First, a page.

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Caucasus: Increased U.S. Aid Tied To Resolution Of Conflict

By Lisa Kammerud

Washington, 30 March 1998 (RFE/RL) -- Senior U.S. officials say they would like to expand economic and political development programs in the Caucasus region, but cannot do much until the Armenians and Azerbaijanis resolve their territorial conflict and the region becomes more stable.

Assistant Administrator for the U.S. Agency for International Development (USAID) Donald Pressley says Georgia, Armenia, and Azerbaijan have assets and advantages that give them great potential for prosperity, if they can overcome certain obstacles.

He made the comment in testimony last week before the U.S. House of Representatives International Relations Committee, inquiring into proposals for U.S. aid to Russia and other newly independent states in 1999.

Pressley said Armenia's development has been slowed by the war over the Nagorno-Karabakh province and what he described as "a limited will at the national level to undertake genuine reform."

But on the plus side, he listed Armenia's "highly educated workforce and economic links to private interests abroad."

On future aid plans, he said the U.S. wants to continue present efforts to reduce nuclear hazards and reform the energy sector with the ultimate goal of, "privatizing and improving efficiency, in economic terms, of the power sector."

Pressley said officials want to add Armenia to a list of countries involved in energy partnerships with the United States.

Turning to Azerbaijan, Pressley noted that a U.S. law banning direct aid to the Azerbaijani government limits the U.S. to mostly humanitarian relief. He said the law prevents the U.S. from providing structural assistance, which he said is unfortunate in the long run.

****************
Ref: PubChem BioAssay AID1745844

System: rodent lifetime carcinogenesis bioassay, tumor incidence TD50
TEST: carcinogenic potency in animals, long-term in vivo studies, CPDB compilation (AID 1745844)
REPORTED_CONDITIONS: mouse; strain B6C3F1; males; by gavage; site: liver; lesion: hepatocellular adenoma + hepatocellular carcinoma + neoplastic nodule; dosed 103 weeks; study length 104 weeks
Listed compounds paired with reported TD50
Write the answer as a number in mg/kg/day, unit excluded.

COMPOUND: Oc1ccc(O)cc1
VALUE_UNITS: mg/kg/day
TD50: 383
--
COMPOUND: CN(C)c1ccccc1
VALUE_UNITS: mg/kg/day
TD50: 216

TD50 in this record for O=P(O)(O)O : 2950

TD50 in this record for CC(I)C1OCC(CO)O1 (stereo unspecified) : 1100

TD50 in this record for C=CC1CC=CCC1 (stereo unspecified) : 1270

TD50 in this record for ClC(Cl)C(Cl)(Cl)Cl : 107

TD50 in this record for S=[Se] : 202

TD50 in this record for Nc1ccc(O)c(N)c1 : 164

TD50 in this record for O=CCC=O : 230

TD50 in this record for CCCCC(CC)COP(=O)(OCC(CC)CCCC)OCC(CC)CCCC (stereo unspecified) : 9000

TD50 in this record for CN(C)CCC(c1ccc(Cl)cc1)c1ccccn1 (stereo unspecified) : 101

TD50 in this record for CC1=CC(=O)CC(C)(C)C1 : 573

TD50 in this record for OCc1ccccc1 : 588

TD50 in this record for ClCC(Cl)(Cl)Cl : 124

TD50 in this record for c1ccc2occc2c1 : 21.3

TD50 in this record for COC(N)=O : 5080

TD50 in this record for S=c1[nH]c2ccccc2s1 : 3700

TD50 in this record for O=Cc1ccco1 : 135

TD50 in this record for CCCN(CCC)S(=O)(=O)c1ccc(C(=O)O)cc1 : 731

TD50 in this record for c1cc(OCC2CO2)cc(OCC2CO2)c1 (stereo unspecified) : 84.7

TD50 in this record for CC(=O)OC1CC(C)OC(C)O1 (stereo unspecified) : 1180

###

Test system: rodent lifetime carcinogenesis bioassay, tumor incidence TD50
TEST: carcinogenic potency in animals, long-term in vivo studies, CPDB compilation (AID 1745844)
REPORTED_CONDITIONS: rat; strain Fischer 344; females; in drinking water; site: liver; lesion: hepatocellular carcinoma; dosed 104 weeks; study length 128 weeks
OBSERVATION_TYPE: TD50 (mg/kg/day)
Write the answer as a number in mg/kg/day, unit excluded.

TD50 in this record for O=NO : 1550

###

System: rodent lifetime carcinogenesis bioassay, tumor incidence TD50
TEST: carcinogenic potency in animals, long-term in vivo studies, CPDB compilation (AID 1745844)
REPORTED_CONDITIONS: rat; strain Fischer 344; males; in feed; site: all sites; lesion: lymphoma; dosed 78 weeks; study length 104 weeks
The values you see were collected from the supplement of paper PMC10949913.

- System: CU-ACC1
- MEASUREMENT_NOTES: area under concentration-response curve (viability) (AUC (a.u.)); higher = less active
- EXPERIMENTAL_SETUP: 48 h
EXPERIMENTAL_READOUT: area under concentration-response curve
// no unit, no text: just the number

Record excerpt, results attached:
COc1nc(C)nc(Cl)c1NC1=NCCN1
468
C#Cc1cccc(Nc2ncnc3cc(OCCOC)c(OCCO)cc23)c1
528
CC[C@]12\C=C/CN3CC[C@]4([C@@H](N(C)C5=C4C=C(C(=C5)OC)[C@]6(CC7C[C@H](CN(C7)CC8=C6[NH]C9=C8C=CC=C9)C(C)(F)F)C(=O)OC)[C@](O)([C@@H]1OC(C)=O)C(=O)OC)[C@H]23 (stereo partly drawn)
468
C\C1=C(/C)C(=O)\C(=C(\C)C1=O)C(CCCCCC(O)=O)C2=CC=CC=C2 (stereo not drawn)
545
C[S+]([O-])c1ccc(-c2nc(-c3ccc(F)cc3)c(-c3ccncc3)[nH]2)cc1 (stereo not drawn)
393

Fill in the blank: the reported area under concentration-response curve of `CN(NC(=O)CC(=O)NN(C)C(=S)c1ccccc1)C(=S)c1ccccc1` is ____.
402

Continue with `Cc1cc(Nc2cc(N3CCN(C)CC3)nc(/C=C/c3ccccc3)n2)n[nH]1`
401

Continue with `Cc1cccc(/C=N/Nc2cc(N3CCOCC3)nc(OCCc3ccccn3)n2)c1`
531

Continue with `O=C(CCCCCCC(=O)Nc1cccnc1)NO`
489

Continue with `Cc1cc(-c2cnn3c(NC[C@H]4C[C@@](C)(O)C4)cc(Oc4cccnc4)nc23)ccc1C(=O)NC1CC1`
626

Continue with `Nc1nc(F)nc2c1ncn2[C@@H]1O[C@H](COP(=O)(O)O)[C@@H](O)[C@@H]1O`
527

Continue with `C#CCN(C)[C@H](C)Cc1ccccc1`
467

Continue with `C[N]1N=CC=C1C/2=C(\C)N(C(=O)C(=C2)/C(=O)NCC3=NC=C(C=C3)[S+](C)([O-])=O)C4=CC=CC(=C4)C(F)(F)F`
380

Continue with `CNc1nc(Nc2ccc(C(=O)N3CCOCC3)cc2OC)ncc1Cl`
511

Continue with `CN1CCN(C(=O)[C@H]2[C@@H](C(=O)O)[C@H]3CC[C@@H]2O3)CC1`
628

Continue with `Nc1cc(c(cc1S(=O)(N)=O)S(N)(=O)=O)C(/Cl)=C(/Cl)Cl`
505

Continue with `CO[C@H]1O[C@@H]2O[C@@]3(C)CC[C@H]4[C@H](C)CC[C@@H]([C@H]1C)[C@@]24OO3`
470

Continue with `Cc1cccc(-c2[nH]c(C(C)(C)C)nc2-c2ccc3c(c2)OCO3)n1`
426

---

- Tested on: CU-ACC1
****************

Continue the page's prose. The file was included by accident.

Pressley warned that without direct U.S. support, authoritarianism and corruption could stall economic reform in Azerbaijan.

The State Department's chief coordinator on aid for the newly independent states, Richard Morningstar, also criticized the restriction in his testimony to the committee.

He urged legislators to repeal the law and make it possible for the U.S. to provide, in his words "comprehensive and direct assistance to the government of Azerbaijan."

Both witnesses said the U.S. would like to include Azerbaijan in the Trans-Caspian Environmental Partnership, a cooperation project among states in the region to deal with oil and gas spills and other environmental hazards. But the U.S. legislation prevents it.

The dispute between Armenia and Azerbaijan over the Nagorno-Karabakh region remains unresolved going into its tenth year, although a truce has been uneasily observed since 1994.

The U.S. Congress has allocated more than 12 million dollars for the victims of the conflict. A congressman on the panel criticized the State Department, saying most of the funds have not yet been distributed to the needy in Nagorno-Karabakh.

The money is to be spent on providing medical care, shelter, and economic assistance to people displaced by the conflict. U.S. officials said the International Red Cross is already providing immunizations and medical services for children.

In testimony on Georgia, the officials said the U.S. will continue a high level of involvement.

Pressley praised what he said is Georgia's reform-minded government and its success in resolving internal ethnic and political tensions.

He said now Georgia can "focus its full attention on the formidable task of political, economic , and social development after years of internal conflict."

Pressley mentioned a project to provide American expertise in pipeline transactions that will help Georgia get full benefits from transporting Caspian Sea energy deposits.

He said the U.S. will also continue technical assistance to the Georgian government and parliament to help with computerizing operations and establishing modern management systems.

Morningstar said further plans for assistance to the Caucasus include expanding law enforcement training in Armenia and Georgia, and a medical program in the region to combat infectious diseases, especially tuberculosis.

The U.S. Congress must approve funds to accomplish these goals in the national budget for fiscal year 1999,which begins in October.